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Absence of Syrian University Credentials

by Yahya Al-Abdullah, The Aleppo Project on January 24, 2017

Losing academic records or not being able to retrieve them from public universities in Syria is one of the common problems Syrian students are facing in the host countries. Many refugee students are trying to pursue their studies or equalize their degrees after overcoming the language barrier. However, bureaucracy and administrative regulations are preventing them from doing so. 

(R.B) is a Syrian refugee with a B.A degree in Business Administration. He arrived to Germany in the middle of 2015. He has finished B2 level German which allows him to join a vocational training course in the country but he is preparing for the next language level (C1) to be able to study at university. Unfortunately, (R.B)’s dream to pursue an M.A degree in Germany is on hold because he does not have neither his B.A certificate nor his academic records. We met in a workshop in Berlin and (R.B) wanted to share his story with the Aleppo Project.

On His Own Words:

The story started in 2012 at the beginning of the month of Ramadan when the Free Syrian Army entered the city of Aleppo. I used to live in Salah Al-din area back then and it was one of the first areas that revolted against the regime in 2011 and 2012. I was one of the first people who started who sharing posts on social media and got involved in peaceful demonstrations. I was arrested and tortured several times and finally I was threatened that I would lose my family if I did not keep my mouth shut.

This pushed me to to pause my activist revolutionary work, at least for a while, to keep my family safe.

At that time, I had just bought a new flat in the same neighborhood (Salah Al-din) where my family lived. I finished renovating the flat and painting it. I slowly started buying furniture and moved my personal belongings there. The regime began its military attacks on my area ten days after the Free Syrian Army took control there in July 2012. The attacks were violent and brutal which forced many civilians to leave for more secure areas.  My family decided to stay in our flat in Salah Al-din and I stayed along with them.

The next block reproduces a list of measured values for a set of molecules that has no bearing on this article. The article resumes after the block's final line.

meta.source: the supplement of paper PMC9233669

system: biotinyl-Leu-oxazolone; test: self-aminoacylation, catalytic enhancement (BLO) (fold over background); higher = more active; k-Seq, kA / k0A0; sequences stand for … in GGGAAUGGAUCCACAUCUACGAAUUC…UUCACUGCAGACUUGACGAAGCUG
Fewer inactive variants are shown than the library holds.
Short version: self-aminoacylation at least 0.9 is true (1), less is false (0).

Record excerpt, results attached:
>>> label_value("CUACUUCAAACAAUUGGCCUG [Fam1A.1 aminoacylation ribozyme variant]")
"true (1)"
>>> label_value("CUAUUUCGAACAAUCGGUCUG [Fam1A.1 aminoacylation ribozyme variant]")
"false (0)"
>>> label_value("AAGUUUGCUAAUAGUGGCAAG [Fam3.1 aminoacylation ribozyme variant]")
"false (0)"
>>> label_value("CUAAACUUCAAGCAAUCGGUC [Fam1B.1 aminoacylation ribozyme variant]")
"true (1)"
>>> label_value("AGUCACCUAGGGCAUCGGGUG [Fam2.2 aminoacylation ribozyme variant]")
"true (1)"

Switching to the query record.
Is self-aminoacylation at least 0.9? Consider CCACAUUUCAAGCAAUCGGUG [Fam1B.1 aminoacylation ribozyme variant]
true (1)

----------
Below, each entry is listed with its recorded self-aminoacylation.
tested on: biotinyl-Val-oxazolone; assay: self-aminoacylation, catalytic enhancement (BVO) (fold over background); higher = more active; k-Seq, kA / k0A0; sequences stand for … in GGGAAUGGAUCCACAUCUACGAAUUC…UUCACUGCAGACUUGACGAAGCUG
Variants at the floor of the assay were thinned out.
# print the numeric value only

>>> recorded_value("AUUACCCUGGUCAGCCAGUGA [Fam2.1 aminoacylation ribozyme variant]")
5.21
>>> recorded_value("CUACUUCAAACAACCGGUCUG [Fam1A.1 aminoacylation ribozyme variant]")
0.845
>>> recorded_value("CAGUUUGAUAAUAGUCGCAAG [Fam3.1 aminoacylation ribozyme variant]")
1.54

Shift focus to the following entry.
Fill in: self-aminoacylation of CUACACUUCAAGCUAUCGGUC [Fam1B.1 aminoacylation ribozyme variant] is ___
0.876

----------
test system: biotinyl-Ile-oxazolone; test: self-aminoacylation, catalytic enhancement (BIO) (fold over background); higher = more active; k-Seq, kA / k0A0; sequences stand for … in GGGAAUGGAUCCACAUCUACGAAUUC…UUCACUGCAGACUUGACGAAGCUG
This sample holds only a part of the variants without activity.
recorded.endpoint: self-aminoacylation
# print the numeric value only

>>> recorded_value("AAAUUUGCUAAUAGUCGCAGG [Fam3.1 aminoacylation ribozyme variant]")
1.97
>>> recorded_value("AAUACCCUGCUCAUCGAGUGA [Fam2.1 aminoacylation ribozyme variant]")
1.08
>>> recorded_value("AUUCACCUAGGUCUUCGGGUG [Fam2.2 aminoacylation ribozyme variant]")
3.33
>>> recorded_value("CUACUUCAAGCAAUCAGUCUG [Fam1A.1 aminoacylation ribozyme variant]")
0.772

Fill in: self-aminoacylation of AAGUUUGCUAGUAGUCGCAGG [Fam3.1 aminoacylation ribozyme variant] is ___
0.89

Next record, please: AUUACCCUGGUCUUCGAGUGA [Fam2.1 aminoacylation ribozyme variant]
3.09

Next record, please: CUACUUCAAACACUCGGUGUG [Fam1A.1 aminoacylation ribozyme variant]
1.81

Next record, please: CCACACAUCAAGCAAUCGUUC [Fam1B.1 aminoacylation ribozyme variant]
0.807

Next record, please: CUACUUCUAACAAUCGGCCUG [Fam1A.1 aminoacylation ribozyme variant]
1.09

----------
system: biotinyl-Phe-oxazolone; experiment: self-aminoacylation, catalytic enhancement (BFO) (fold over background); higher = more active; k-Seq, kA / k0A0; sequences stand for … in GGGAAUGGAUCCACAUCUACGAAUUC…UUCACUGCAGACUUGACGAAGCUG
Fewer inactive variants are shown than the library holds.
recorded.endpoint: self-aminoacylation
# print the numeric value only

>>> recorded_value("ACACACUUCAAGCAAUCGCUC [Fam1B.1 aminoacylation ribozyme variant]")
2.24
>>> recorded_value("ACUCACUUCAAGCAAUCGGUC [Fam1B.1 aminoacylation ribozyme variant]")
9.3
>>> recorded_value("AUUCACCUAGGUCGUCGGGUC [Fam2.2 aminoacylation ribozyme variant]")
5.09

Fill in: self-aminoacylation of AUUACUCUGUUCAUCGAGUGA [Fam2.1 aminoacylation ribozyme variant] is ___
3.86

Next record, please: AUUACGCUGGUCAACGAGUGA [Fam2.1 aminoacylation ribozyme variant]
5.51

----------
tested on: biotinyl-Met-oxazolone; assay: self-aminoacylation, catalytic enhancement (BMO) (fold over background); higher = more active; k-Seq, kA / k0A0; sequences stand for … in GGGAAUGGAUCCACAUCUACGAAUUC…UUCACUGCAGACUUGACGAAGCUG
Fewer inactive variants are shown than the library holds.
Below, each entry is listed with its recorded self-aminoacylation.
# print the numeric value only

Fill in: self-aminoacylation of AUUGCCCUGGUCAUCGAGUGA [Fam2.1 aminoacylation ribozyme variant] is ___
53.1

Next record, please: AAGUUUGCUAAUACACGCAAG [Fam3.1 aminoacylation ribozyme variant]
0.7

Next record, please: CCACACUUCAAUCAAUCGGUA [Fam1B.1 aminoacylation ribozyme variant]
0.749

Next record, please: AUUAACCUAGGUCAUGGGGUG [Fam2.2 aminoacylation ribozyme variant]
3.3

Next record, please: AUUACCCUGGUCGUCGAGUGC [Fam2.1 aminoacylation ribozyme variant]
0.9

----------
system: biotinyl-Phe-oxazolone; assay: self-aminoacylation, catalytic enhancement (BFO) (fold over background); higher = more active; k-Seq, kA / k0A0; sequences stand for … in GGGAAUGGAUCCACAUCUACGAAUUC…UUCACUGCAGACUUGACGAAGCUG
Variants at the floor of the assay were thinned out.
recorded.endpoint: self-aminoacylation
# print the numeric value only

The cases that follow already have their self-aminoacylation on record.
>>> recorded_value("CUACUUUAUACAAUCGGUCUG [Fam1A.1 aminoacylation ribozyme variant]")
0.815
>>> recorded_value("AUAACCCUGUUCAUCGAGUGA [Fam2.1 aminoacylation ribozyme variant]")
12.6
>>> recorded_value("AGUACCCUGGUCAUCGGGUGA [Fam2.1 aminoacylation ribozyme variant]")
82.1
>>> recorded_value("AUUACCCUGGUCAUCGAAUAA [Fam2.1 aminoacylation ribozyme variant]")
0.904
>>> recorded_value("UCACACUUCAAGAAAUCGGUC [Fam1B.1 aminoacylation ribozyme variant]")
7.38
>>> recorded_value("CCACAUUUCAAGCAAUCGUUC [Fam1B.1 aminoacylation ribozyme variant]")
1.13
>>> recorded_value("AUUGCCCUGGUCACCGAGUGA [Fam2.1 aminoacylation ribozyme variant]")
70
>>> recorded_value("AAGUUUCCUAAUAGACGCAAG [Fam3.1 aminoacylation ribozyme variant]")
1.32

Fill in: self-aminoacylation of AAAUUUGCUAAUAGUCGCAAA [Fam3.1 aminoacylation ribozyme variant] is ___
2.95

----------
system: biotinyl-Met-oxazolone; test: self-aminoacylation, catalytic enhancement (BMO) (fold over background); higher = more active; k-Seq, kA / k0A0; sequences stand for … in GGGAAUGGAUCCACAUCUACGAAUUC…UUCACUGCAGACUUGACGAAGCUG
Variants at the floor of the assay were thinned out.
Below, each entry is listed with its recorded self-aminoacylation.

At that time, I had already moved most of my personal documents into my own flat and only few official papers were left in my parents’. The military assaults never stopped and a big part of the neighborhood had become dangerous to reach or go to because of the fighting between the Free Syrian Army and the regime forces. Unfortunately, my new flat was in those areas and it was impossible to reach it to get at least my university certificate and other official documents.

While in Salah Al-din, I was keen on documenting the destruction in the area with my smart phone and upload pictures and videos online with a fake account but the regime could track me through my phone number.

When the fights accelerated the rebels told us that it is better to leave the area and go to places that were not on the front line. And one day we had to leave in a rush during a heavy military attack launched by the regime. I was able to bring the few remaining documents at my parents’ flat and not the ones in my own. After that a long journey of internal displacement started in which we had to change our locations seven time within one year! And every time we changed neighborhood due to the regime attacks, I was documenting this on my smart phone.

One day, my mum went to get my father’s salary (may his soul rest in peace) in a regime controlled area and at one of the check points of the regime, they stopped her and starting asking about me. My mum was so scared and she said that she knew nothing. Then they told her that she will stay with them till I show up. She still refused to contact me but of the officer on the check point took her phone from her and called me. He said “if I don’t come to them to that check on my own, my mum will never return home.” I rushed to that place and and I gave myself in to save my mother.

After that, my journey of suffering started in all the intelligence police departments. Finally, my family managed to get in touch with a senior intelligence officer. He agreed to take money from my family to smuggle me to an area outside the regime control. I got out and I just wanted to start my life somewhere else. I went to Turkey and continued my journey to Europe.

My family had to move to a government-controlled area at some point and up to now they are still being harassed by Syrian intelligence forces.

During the time I got out and before managing to leave Syria, I got married and I had a daughter who is 3 years old now. When I left, my wife was pregnant and now I have a 21-month- old son. I have only seen pictures of him. I want to pursue my studies to be able to support my family and provide a better life for my children when they join me in Germany, which will be very soon I hope.

Yahya Al-Abdullah, The Aleppo ProjectAbsence of Syrian University Credentials